It’d be irresponsible to call a win in the 91st game of the season some kind of statement or referendum on the team as a whole, but the Cubs opening the second half with a 4-3 victory over the Pirates Friday afternoon felt somehow bigger. And not like in some blogger-creating-an-angle way, just legitimately more important than a regular ol’ W.
With the deadline less than three weeks away and the NL Central closer from top to bottom than any other division is from first to second, every game matters. And when the opponent is in said division and just handed the Cubs their asses in a paper bag last week, well, I think you get the point.
“[I]f you have two or three weeks of poor play, given where the division is, you might find yourself in fourth place and looking up four or five games at somebody and then you have to be realistic about where you are,” Theo Epstein said recently ($).
“It’s not by decree from anybody, especially from me. But it’s just by the nature of the standings that these next few weeks are obviously really important, for sure, every game.”
So it was perhaps a little odd to see Yu Darvish out there on the bump with Willson Contreras on the bench, especially since the All-Star break afforded the ability to reset the rotation. Even if you don’t subscribe to the notion that Darvish is too weak mentally to shoulder the load in big situations, the guy hasn’t won a game at Wrigley as a Cub and had a 4.99 home ERA entering Friday’s start.
Rather than hide from that, Darvish owned it and went to Joe Maddon to request the chance to get his team off to a good start.
“Last year, I didn’t do anything,” Darvish said. “I want to pitch a lot of games this year. I know the first game after the All-Star Break is tough for the pitcher and everybody, but I believe I can do it, so I told him I can pitch.”
He pitched alright, stifling the Pirates over six innings in which he allowed only two hits and one walk while striking out eight. And neither of the hits left the yard, the first time in five games he’d managed to avoid a dinger or two. Homers aside, the 41 strikeouts and six walks over his last six starts beats the F out of the 33 and 22 he had over his first six.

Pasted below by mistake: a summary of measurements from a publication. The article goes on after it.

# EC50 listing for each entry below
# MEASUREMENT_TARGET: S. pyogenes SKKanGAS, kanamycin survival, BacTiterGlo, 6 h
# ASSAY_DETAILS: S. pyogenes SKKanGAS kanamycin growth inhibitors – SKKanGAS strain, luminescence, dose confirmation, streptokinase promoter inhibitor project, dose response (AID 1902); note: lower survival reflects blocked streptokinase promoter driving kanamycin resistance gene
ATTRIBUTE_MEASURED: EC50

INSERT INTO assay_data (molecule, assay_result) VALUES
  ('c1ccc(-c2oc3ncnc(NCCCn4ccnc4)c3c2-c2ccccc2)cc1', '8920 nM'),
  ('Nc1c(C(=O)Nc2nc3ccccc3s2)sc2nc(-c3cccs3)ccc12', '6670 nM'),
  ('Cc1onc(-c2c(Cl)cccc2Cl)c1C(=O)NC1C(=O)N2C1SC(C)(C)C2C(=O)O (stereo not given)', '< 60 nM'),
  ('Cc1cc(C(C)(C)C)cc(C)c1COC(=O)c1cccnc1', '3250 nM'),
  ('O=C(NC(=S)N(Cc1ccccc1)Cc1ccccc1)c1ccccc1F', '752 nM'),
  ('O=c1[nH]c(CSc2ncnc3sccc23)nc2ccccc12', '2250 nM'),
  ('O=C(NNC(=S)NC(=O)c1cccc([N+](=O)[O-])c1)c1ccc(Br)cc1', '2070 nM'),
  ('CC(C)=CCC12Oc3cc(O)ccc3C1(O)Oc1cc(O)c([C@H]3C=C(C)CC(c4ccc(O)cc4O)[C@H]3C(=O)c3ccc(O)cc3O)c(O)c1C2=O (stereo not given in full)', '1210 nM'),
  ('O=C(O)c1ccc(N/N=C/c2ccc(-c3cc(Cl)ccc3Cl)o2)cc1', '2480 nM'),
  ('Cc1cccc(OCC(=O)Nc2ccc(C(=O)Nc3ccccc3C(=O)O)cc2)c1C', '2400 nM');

It helped that Jason Heyward was patrolling right field and snagging some of the few would-be hits Darvish almost surrendered. He even picked up a couple knocks of his own, both of which came with runners in scoring position and one of which drove in the winning run.
Kris Bryant also got a hit with a runner in scoring position, though it was to drive himself in on a leadoff homer to open the scoring in the 7th inning. That was my way of saying KB is always in scoring position, which goes double for when he’s really in scoring position. Wait, what the hell am I even talking about? Oh yeah, I remember.
That second hit of Heyward’s we discussed earlier came with Bryant on second base, a soft single to left that Bryan Reynolds fielded cleanly and made an accurate throw home on. Probably 10% of all runners in the league could score on that play. Maybe that number is a little higher or lower, but Bryant leads the majors in going first-to-third on singles and he cuts corners like nobody’s business while his long strides eat up ground by the furlong.
The play was a perfect combination of things the Cubs don’t do particularly well: Put runners in scoring position and drive them in from there. The real problem is the former, since they’re actually doing a better job of hitting with RISP than at any point since Theo Epstein was running the organization. I understand how dubious that sounds, but read the post I linked there and join the ranks of the enlightened.
This could all fall apart if the Cubs soil the bed over the rest of the weekend, but something about Friday’s game just felt different. Yeah, you’re right, it’s probably just because this was the first real baseball we’ve seen in nearly a week. Still, watching the Cubs put things together in the different facets of the game at a time they clearly needed it was pretty nice.
It’s almost enough to make you not even worry about Pedro Strop, huh?